“To” & “For” Confusion in Aviation Communications

FAA recently released an update to AC 90-66 Non-Towered Airport Flight Operations (more information here at BruceAir).

That update specifically address several contentious issues, such as straight-in approaches, “the active,” and the perenially annoying and counterproductive request “any traffic in the area, please advise.”

But one section of the updated AC 90-66B also discusses the common tendency of pilots to include the words “to” and “for” in transmissions–even when not at a non-towered airport. For example:

  • Cessna 1234A: Podunk traffic, Cessna 1234A, right base for runway two.
  • Cessna 1234A: Podunk traffic, Cessna 1234A, ten miles to the south to enter downwind for runway two seven.
  • Cessna 1234: Podunk traffic, Cessna 1234, taking the active for takeoff to the south. Podunk.
  • Approach: Cessna 34A, turn right heading two five zero. Cessna 34A: Two fifty for 34A.
  • Approach: Cessna 34A, descend and maintain two thousand two hundred. Cessna 34A: Two point two for 34A.
  • Cessna 1234A: Metro departure, Cessna 1234A, one point two for two.
  • Departure: Cessna 34A, climb and maintain four thousand. Cessna 34A: Up to four for 34A. Or: Out of two for four for 34A.

You can hear many similar examples on the CTAF at any busy non-towered airport and while working with ATC. The use of “to” and “for” and abbreviated readbacks is also common in popular aviation videos on YouTube.

The use of “to” and “for” is natural in everyday communication, and perhaps it seems cool if you’re an experienced pilot who graduated from remedial ATC-speak thousands of hours ago.

But mixing words and numbers is potentially confusing in aviation, especially when the frequency is busy and workload is high. It’s also unnecessary. AC 90-66B devotes a paragraph specifically to the matter.

10.4 Confusing Language. To avoid misunderstandings, pilots should avoid using the words “to” and “for” whenever possible. These words might be confused with runway numbers or altitudes. The use of “inbound for landing” should also be avoided. For example, instead of saying, “MIDWEST TRAFFIC, EIGHT ONE TANGO FOXTROT TEN MILES TO THE NORTHEAST, INBOUND FOR LANDING RUNWAY TWO TWO MIDWEST,” it is more advisable to say, “MIDWEST TRAFFIC, EIGHT ONE TANGO FOXTROT TEN MILES NORTHEAST OF THE AIRPORT, LANDING STRAIGHT IN RUNWAY TWO TWO, MIDWEST,” so it does not confuse runway 4, runway 22, or the use of an IAP on arrival.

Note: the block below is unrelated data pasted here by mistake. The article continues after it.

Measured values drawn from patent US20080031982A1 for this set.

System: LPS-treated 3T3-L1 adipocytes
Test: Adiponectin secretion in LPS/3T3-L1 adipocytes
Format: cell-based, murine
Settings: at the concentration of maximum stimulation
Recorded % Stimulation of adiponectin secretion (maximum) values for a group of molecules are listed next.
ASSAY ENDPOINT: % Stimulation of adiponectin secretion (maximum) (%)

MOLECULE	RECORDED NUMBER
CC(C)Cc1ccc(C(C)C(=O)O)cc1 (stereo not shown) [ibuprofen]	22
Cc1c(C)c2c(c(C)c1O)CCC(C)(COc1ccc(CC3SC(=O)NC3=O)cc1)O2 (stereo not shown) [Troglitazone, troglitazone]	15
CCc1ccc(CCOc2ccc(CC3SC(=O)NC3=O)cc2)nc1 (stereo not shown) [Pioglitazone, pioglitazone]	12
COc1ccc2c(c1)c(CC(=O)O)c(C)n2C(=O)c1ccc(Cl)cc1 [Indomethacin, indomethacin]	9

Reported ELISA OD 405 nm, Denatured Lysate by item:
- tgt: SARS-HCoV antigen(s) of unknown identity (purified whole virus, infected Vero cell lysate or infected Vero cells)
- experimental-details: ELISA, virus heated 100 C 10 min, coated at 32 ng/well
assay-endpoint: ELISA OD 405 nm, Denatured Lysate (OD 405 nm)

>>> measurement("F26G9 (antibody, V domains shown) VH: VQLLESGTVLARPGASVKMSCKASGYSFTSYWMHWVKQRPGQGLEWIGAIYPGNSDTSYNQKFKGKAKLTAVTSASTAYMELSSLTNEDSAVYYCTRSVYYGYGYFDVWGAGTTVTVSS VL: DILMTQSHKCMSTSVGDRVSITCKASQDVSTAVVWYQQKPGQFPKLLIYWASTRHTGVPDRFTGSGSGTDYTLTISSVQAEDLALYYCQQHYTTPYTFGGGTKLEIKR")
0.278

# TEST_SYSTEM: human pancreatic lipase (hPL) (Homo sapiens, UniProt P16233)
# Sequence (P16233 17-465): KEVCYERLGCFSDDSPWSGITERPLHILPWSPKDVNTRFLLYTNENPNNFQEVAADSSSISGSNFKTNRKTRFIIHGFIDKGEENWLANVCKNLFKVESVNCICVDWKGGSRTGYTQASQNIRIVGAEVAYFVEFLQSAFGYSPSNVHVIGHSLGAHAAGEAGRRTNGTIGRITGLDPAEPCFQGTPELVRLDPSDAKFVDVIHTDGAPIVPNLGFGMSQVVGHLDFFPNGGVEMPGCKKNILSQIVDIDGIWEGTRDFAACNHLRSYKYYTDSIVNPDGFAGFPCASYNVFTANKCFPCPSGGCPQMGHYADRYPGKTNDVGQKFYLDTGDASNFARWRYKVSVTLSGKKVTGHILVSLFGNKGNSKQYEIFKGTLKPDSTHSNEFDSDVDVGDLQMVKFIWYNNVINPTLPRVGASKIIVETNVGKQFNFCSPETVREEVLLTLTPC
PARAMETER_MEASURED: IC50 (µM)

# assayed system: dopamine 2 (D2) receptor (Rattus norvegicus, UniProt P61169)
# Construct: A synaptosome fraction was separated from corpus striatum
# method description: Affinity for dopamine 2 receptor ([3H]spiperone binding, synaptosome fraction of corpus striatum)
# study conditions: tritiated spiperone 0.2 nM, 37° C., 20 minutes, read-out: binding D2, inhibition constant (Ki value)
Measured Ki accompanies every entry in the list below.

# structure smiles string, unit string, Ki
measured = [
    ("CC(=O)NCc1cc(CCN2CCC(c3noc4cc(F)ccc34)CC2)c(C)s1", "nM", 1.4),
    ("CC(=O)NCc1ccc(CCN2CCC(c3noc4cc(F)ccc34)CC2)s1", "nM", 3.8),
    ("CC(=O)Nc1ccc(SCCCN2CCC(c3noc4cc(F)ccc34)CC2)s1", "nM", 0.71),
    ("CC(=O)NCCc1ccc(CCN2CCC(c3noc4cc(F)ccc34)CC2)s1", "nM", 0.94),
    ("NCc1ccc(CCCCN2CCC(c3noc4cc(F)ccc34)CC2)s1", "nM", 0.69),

Rephrasing the above examples removes the unnecessary homophones:

  • Cessna 1234A: Podunk traffic, Cessna 1234A, right base runway zero two. Podunk
  • Cessna 1234A: Podunk traffic, Cessna 1234A, one-zero miles south, planning left downwind runway two-seven. Podunk.
  • Cessna 1234: Podunk traffic, Cessna 1234, departing runway two-seven, will be southbound. Podunk.
  • Approach: Cessna 34A, turn right heading two five zero. Cessna 34A: Right turn heading two five zero, Cessna 34A.
  • Approach: Cessna 34A, descend and maintain two thousand two hundred. Cessna 34A: Maintain two thousand two hundred, Cessna 34A.
  • Cessna1234A: Metro departure, Cessna 1234A, one thousand two hundred, climbing two thousand.
  • Departure: Cessna 34A, climb and maintain four thousand. Cessna 34A: Maintain four thousand, Cessna 34A.

You can find additional detailed examples in AIM Chapter 4 Air Traffic Control, Section 2 Radio Communications Phraseology and Techniques.

Of course, sometimes there’s no subtitute for using plain language. The aviation phrasebook doesn’t include standard dialog for every situation. And we all make slips of the tongue on the radio, just as in normal conversation. But remaining vigilant about the use of potentially confusing and unnecessary words and phrases is one way to reduce the potential for conflicts.

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